Of course, if you happen to be in Sweden and prefer not to mess with the cesium, your best bet is probably just avoiding wild boar meat altogether.
Read next: Radioactive wild boars have taken over towns near Fukushima.

The orginal article.

Summary of “Kimbal Musk Wants to Feed America, Silicon Valley-Style”

Unlike some of his colleagues in the tech world, Mr. Musk is driven more by cooking than by the love of a good algorithm.
His mother, the model Maye Musk, worked as a dietitian to support the family after she divorced his father, Errol Musk, an engineer and pilot.
Set financially, Mr. Musk moved from Silicon Valley to New York and enrolled in the French Culinary Institute.
Mr. Musk became interested in school gardens.
Paired with instructions on how they can be used to teach subjects like science, the first gardens were installed in Denver schools in 2011.Mr. Musk has begun a chain of hyper-local restaurants called Next Door, which he and Mr. Matheson envision as the Applebee’s for a new generation.
The partners plan to add 50 more Next Door restaurants by the end of 2020.Mr. Musk also opened an outpost of his more upscale Kitchen restaurant inside a 4,500-acre urban park called Shelby Farms in the center of Memphis.
Whether food actually needs soil is one of the flash points between organic traditionalists and people like Mr. Musk.
Mr. Musk’s ascent has underscored a generational rift that pits old-liners who shun aspects of emerging food science against a new wave of food disrupters who haven’t embraced the roles that history, flavor and pleasure play, said Garrett Broad, an assistant professor at Fordham University who recently wrote about one aspect of the divide for the publication Civil Eats.”Somebody like Kimbal Musk could be an important bridge to bring some of these ideas together,” Dr. Broad said.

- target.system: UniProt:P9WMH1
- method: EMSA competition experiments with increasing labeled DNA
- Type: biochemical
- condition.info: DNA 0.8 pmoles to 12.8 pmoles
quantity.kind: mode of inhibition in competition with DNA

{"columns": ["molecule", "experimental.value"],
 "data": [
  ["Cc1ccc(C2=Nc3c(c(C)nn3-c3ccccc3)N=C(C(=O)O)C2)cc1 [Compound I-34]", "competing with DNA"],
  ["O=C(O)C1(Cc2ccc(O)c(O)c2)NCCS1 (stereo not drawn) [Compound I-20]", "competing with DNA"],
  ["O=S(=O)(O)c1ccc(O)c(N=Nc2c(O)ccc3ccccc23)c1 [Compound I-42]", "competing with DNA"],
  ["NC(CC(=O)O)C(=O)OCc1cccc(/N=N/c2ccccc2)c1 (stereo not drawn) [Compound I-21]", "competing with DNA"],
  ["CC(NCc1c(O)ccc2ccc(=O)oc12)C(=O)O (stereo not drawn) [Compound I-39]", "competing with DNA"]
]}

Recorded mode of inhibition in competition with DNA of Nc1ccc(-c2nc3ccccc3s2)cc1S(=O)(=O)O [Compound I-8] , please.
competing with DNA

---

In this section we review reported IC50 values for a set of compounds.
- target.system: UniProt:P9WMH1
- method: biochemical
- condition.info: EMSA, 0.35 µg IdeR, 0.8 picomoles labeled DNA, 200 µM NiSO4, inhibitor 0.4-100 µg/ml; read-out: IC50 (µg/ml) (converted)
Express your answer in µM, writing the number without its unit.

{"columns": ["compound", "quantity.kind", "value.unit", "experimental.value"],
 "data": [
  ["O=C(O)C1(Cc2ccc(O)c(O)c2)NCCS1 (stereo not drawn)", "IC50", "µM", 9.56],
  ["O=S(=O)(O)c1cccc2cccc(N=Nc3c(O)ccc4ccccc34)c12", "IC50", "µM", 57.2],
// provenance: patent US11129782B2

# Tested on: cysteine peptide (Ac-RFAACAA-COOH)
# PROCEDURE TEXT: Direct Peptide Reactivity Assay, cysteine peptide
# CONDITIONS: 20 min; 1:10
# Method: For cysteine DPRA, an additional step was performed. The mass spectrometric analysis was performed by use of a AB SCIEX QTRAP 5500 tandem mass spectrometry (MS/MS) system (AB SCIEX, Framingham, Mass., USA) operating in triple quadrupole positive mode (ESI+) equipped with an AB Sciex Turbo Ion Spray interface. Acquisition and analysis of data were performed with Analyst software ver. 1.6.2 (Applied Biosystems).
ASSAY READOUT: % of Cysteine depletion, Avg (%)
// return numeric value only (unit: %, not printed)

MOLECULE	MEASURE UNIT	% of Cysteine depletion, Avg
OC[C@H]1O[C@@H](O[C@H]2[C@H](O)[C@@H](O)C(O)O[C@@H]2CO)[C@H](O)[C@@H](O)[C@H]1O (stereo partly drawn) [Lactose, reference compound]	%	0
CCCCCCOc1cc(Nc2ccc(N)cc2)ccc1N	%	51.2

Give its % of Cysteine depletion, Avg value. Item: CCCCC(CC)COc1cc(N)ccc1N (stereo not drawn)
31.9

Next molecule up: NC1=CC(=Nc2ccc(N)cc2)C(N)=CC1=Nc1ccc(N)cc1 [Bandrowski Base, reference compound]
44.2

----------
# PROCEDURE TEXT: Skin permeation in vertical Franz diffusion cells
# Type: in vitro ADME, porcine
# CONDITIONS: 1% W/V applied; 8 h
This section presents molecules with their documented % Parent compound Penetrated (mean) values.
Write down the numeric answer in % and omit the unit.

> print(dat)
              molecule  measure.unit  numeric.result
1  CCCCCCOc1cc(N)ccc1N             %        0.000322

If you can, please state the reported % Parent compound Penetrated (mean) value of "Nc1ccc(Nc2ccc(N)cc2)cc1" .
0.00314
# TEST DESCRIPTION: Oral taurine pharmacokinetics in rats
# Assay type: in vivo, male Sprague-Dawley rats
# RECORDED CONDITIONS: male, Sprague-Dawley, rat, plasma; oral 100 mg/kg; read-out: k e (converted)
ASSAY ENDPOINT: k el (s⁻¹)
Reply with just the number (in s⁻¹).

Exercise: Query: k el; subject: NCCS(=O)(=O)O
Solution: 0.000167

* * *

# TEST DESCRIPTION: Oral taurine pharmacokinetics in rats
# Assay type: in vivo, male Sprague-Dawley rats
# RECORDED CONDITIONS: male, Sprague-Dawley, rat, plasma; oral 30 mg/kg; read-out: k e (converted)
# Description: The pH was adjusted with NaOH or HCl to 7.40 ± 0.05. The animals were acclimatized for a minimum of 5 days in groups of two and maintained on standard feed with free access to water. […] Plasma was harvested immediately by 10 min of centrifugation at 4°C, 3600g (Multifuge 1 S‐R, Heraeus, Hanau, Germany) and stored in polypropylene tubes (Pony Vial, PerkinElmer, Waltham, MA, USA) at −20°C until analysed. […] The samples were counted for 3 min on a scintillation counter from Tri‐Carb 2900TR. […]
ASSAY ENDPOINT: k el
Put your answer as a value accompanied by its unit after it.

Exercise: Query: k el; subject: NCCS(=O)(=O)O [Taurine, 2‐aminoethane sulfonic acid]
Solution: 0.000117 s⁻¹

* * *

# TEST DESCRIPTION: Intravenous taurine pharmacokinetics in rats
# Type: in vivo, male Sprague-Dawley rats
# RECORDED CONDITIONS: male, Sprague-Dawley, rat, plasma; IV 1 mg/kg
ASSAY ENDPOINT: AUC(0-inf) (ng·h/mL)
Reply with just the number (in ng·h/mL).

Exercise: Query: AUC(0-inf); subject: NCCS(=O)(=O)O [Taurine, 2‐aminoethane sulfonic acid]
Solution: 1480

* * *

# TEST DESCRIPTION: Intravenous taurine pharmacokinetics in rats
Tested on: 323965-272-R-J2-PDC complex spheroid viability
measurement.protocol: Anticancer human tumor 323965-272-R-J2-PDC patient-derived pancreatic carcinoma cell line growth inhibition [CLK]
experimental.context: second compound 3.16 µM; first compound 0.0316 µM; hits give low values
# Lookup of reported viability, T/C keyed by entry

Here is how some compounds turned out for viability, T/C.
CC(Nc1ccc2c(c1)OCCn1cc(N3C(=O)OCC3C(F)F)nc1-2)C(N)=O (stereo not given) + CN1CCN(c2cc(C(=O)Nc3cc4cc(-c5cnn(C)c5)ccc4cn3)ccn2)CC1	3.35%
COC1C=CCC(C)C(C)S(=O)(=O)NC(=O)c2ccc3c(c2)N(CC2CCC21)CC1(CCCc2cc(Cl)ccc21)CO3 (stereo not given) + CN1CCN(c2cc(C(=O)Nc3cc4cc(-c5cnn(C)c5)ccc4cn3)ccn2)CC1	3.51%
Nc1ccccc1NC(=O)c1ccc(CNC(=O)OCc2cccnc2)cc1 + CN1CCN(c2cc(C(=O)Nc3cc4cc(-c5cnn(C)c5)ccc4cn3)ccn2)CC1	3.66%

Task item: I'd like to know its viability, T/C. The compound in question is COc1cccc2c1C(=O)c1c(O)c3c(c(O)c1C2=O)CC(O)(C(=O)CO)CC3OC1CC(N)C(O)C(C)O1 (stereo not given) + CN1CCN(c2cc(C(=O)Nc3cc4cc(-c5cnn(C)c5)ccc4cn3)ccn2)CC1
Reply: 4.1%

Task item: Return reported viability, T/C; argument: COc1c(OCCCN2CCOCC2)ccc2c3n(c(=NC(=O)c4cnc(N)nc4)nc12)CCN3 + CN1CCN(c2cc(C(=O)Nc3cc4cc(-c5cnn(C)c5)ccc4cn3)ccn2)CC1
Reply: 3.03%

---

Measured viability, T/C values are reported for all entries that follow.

The orginal article.

Summary of “The true cost of a plate of food: $1 in New York, $320 in South Sudan”

The world’s poorest pay more than a day’s wages for a single plate of food, according to a report from the World Food Programme, which reveals that the same bean stew can cost the average consumer in New York just $1.20, while the price tag is more than $320 in South Sudan.
The research, released to coincide with World Food Day on Monday, underlines the sheer discrepancy of consumers’ purchasing power around the world by measuring the relative cost of food in various countries against a single baseline.
Beasley points to the sheer unaffordability of food – rather than the absence of it – to explain why hunger rages on, particularly in the developing world.
“Nearly 800 million people went hungry on the planet last year because they simply could not afford to feed themselves, yet we have enough food to feed everyone worldwide: the food we waste could actually feed 2 billion people,” said Francis Mwanza, a London-based spokesperson for the WFP. “Unless we stop the conflicts, unless we stop the migration of people from their homelands into neighbouring states, unless people have the means to either grow their own food or be able to afford to buy it, people will continue going hungry.”